Should I stay or should I go?

Transition Bites

Planning for the transition of your business does not necessarily mean putting yourself out of a job.  Perhaps you enjoy what you do and you can’t foresee a day when you are no longer involved to some degree in the business.  Realizing this from the outset can save you a great deal of heartache in the future – especially if you build this into your plan. 

Oftentimes, as a former owner, you can play a very important role even after the business has transitioned to a new owner, and this can be of benefit to you, as well. While you were the owner and operator, your attention was divided several different ways, but having sold, you may have more time to focus on ideas that piqued your interest throughout your career. There may be a multitude of special projects, untapped markets or potential product lines that are of interest to you, which time hadn’t allowed you to explore previously. If the transition of your business is planned in an organized manner, such projects may provide you with the perfect consultative role to play in the ‘new’ company.  After all, your knowledge, insights and understanding of the existing business can be viewed as extremely valuable to any purchaser.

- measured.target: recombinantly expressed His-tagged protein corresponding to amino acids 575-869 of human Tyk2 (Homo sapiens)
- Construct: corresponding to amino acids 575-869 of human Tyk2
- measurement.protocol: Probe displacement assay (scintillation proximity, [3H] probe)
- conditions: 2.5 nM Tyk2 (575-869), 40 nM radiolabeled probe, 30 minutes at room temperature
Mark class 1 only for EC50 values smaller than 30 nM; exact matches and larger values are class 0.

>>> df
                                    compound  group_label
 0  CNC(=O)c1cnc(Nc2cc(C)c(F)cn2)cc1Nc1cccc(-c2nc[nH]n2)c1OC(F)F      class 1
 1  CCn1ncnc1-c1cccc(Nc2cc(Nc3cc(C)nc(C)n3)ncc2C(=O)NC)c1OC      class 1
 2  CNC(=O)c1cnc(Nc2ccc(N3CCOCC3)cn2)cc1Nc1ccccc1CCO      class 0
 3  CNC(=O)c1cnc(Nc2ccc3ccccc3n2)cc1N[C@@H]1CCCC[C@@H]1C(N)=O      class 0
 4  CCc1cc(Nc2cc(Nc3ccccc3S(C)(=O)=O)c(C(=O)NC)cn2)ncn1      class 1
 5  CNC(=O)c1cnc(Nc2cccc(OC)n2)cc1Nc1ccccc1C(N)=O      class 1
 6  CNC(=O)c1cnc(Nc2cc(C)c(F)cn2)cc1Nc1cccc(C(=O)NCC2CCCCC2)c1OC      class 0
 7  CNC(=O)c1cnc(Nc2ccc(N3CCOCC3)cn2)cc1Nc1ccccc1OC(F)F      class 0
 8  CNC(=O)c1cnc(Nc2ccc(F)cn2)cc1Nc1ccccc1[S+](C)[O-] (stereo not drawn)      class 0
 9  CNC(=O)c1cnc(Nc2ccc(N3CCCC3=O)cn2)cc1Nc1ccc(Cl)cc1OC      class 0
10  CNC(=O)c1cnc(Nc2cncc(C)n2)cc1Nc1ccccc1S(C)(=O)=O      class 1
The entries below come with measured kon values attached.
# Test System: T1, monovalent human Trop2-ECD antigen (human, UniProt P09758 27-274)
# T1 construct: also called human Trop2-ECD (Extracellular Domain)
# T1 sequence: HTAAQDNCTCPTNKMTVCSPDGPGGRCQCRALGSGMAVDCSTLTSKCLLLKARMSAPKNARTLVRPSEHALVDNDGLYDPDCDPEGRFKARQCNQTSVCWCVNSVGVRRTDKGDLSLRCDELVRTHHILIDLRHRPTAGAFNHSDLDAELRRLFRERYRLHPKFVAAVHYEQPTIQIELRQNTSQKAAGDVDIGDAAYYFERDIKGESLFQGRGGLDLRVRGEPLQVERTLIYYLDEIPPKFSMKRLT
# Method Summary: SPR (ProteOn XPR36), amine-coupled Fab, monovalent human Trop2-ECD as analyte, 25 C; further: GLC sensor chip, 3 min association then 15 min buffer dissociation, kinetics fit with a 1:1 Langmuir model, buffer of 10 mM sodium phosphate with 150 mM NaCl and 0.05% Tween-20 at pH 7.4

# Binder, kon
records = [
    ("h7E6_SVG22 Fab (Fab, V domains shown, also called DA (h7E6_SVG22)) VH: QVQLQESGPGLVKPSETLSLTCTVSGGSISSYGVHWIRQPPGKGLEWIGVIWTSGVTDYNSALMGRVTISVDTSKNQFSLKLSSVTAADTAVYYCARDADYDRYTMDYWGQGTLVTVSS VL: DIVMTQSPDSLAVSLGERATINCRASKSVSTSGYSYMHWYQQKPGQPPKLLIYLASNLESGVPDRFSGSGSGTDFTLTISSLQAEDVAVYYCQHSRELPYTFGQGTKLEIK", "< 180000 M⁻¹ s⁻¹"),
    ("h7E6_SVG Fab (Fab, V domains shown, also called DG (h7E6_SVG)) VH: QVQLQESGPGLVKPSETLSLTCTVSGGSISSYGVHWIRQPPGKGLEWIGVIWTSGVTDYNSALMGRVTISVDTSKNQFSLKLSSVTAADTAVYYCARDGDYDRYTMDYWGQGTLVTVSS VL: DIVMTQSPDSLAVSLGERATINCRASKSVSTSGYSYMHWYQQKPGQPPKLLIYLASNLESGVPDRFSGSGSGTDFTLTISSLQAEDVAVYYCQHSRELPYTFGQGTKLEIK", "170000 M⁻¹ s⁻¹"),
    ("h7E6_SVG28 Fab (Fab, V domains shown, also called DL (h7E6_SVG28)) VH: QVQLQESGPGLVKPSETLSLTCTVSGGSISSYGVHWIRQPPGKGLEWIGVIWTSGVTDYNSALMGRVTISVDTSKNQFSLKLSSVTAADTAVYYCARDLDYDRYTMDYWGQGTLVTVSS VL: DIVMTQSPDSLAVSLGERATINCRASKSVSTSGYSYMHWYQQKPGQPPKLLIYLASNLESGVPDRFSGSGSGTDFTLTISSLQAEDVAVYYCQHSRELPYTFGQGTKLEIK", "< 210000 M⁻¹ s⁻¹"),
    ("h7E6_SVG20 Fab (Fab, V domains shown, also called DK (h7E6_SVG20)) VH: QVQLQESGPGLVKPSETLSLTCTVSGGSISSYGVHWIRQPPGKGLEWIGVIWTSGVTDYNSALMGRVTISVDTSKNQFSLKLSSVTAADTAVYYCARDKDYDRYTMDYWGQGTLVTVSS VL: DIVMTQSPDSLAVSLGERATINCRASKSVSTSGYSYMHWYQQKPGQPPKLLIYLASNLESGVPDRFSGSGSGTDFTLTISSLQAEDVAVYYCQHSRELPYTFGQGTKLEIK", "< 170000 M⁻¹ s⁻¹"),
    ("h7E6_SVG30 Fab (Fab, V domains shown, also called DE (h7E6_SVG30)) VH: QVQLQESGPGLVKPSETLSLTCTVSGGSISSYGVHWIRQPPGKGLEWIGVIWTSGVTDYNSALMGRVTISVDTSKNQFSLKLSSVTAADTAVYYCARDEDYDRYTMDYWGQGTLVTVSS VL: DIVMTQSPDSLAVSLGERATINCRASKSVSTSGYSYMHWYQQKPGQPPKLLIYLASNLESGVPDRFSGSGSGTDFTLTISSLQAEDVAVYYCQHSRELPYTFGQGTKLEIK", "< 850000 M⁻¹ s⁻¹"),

Conversely, staying on as a ‘consultant’ to the business might not hold any allure for you.  The beaches down south or the cottage up north may be calling your name – and you want to answer that call.  You may have an ideal retirement date in mind at which point you would like to call it quits for good.  What is key here is identifying this in advance, in order to ensure the smooth transition process that you desire when you are ready to do so.  

Stay tuned for new posts in our succession planning series every Thursday. Missed a post? Read on here:

Post 1: Planning for success[ion]
Post 2: There's selling and then there's everything else...
Post 3: Keeping it all in the family ...or branching out from the family tree
Post 4: When 'What If' Becomes 'What Now?'
Post 5: Should I stay or should I go?
Post 6: Beware of the tax man
Post 7: Freezing value = saving long-term
Post 8: What it's worth now, and how
Post 9: There's value and then there's worth
Post 10: Visualize, then plan
Post 11: The key is transparency
Post 12: Keeping up with the paperwork
Post 13: Consider all options

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About Richter : Founded in Montreal in 1926, Richter is a licensed public accounting firm that provides assurance, tax and wealth management services, as well as financial advisory services in the areas of organizational restructuring and insolvency, business valuation, corporate finance, litigation support, and forensic accounting. Our commitment to excellence, our in-depth understanding of financial issues and our practical problem-solving methods have positioned us as one of the most important independent accounting, organizational advisory and consulting firms in the country. Richter has offices in both Toronto and Montreal. Follow us on LinkedIn, Facebook, and Twitter.

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